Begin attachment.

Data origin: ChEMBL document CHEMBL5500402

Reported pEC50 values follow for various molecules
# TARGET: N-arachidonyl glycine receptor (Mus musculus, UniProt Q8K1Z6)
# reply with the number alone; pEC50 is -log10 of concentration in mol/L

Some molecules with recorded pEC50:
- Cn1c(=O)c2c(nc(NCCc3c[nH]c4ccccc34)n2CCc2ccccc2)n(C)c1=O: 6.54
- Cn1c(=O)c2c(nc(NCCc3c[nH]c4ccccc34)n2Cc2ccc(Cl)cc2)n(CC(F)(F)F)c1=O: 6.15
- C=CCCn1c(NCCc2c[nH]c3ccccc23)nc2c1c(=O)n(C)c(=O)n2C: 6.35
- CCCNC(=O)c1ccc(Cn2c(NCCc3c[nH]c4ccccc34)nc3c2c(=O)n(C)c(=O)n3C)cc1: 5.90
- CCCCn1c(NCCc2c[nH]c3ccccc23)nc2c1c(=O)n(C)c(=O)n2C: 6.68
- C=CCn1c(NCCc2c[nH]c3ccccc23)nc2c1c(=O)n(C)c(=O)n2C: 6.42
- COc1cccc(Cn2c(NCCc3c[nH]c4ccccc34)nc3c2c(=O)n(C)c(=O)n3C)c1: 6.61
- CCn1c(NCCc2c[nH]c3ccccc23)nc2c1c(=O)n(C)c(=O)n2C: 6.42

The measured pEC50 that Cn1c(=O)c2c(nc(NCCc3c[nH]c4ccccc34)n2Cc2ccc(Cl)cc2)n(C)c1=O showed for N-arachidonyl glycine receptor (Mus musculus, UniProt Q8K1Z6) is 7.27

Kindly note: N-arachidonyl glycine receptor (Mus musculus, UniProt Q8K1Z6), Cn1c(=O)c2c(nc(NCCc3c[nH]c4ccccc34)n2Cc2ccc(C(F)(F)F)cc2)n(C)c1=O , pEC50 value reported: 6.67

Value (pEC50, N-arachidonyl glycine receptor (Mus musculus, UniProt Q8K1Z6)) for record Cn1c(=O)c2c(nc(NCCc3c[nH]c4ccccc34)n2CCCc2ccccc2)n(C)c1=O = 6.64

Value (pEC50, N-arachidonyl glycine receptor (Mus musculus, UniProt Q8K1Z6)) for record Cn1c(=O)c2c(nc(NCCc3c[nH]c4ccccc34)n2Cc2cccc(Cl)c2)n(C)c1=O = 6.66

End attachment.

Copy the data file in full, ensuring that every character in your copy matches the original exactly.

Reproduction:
Data origin: ChEMBL document CHEMBL5500402

Reported pEC50 values follow for various molecules
# TARGET: N-arachidonyl glycine receptor (Mus musculus, UniProt Q8K1Z6)
# reply with the number alone; pEC50 is -log10 of concentration in mol/L

Some molecules with recorded pEC50:
- Cn1c(=O)c2c(nc(NCCc3c[nH]c4ccccc34)n2CCc2ccccc2)n(C)c1=O: 6.54
- Cn1c(=O)c2c(nc(NCCc3c[nH]c4ccccc34)n2Cc2ccc(Cl)cc2)n(CC(F)(F)F)c1=O: 6.15
- C=CCCn1c(NCCc2c[nH]c3ccccc23)nc2c1c(=O)n(C)c(=O)n2C: 6.35
- CCCNC(=O)c1ccc(Cn2c(NCCc3c[nH]c4ccccc34)nc3c2c(=O)n(C)c(=O)n3C)cc1: 5.90
- CCCCn1c(NCCc2c[nH]c3ccccc23)nc2c1c(=O)n(C)c(=O)n2C: 6.68
- C=CCn1c(NCCc2c[nH]c3ccccc23)nc2c1c(=O)n(C)c(=O)n2C: 6.42
- COc1cccc(Cn2c(NCCc3c[nH]c4ccccc34)nc3c2c(=O)n(C)c(=O)n3C)c1: 6.61
- CCn1c(NCCc2c[nH]c3ccccc23)nc2c1c(=O)n(C)c(=O)n2C: 6.42

The measured pEC50 that Cn1c(=O)c2c(nc(NCCc3c[nH]c4ccccc34)n2Cc2ccc(Cl)cc2)n(C)c1=O showed for N-arachidonyl glycine receptor (Mus musculus, UniProt Q8K1Z6) is 7.27

Kindly note: N-arachidonyl glycine receptor (Mus musculus, UniProt Q8K1Z6), Cn1c(=O)c2c(nc(NCCc3c[nH]c4ccccc34)n2Cc2ccc(C(F)(F)F)cc2)n(C)c1=O , pEC50 value reported: 6.67

Value (pEC50, N-arachidonyl glycine receptor (Mus musculus, UniProt Q8K1Z6)) for record Cn1c(=O)c2c(nc(NCCc3c[nH]c4ccccc34)n2CCCc2ccccc2)n(C)c1=O = 6.64

Value (pEC50, N-arachidonyl glycine receptor (Mus musculus, UniProt Q8K1Z6)) for record Cn1c(=O)c2c(nc(NCCc3c[nH]c4ccccc34)n2Cc2cccc(Cl)c2)n(C)c1=O = 6.66